Polycomb Group Protein Bmi1 Promotes
Hematopoietic Cell Development from Embryonic Stem Cells
Xiaolei Ding,1,2Qiong Lin,1,2Roberto Ensenat-Waser,3Stefan Rose-John,4and Martin Zenke1,2
Bmi1 is a component of the Polycomb repressive complexes and essential for maintaining the pool of adult stem
cells. Polycomb repressive complexes are key regulators for embryonic development by modifying chromatin
architecture and maintaining gene repression. To assess the role of Bmi1 in pluripotent stem cells and on exit
from pluripotency during differentiation, we studied forced Bmi1 expression in mouse embryonic stem cells
(ESC). We found that ESC do not express detectable levels of Bmi1 RNA and protein and that forced Bmi1
expression had no obvious influence on ESC self-renewal. However, upon ESC differentiation, Bmi1 effectively
enhanced development of hematopoietic cells. Global transcriptional profiling identified a large array of genes
that were differentially regulated during ESC differentiation by Bmi1. Importantly, we found that Bmi1 induced
a prominent up-regulation of Gata2, a zinc finger transcription factor, which is essential for primitive hemato-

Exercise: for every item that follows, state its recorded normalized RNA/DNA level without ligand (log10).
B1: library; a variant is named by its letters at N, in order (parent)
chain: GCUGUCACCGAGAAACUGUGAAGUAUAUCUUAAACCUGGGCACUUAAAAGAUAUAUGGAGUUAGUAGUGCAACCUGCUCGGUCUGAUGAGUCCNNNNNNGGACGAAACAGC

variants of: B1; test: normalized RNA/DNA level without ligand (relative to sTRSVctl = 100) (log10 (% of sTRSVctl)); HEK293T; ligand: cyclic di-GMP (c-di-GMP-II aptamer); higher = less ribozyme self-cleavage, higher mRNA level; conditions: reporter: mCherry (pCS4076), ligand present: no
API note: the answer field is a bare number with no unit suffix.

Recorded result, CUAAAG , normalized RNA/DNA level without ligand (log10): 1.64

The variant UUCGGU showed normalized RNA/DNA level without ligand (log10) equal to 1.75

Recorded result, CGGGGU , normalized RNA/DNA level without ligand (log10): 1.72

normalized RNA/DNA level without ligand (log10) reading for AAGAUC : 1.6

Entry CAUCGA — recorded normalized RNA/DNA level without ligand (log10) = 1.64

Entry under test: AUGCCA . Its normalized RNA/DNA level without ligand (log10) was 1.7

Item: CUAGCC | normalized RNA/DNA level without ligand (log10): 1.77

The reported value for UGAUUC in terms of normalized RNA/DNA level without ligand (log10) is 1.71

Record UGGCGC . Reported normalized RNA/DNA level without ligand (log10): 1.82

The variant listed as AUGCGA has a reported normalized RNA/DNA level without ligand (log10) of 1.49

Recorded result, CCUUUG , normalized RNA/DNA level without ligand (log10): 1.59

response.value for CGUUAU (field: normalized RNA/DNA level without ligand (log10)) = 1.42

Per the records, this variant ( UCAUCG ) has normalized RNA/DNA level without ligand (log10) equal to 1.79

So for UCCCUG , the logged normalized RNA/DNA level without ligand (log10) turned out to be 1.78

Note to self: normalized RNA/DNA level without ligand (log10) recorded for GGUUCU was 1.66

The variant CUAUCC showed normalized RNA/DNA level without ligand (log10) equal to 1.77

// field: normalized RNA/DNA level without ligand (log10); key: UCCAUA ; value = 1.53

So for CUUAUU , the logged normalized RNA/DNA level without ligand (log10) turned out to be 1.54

poietic cell generation from mesoderm. In addition, Bmi1 caused sustained growth and a >100-fold expansion of
ESC-derived hematopoietic stem/progenitor cells within 2–3 weeks of culture. The enhanced proliferative ca-
pacity was associated with reduced Ink4a/Arf expression in Bmi1-transduced cells. Taken together, our ex-
periments demonstrate distinct activities of Bmi1 in ESC and ESC-derived hematopoietic progenitor cells. In
addition, Bmi1 enhances the propensity of ESC in differentiating toward the hematopoietic lineage. Thus, Bmi1
could be a candidate gene for engineered adult stem cell derivation from ESC.
potential. Lossofself-renewaland inductionofdifferentiation
are accompanied by specific changes in gene expression.
Additionally, there is increasing evidence that cell identity
and function are determined and maintained by epigenetic
status, including DNA methylation and histone modification
[1–3]. We have previously shown that chromatin modifying
. The Polycomb group (PcG) proteins act as epigenetic
modifiers and have received significant attention due to their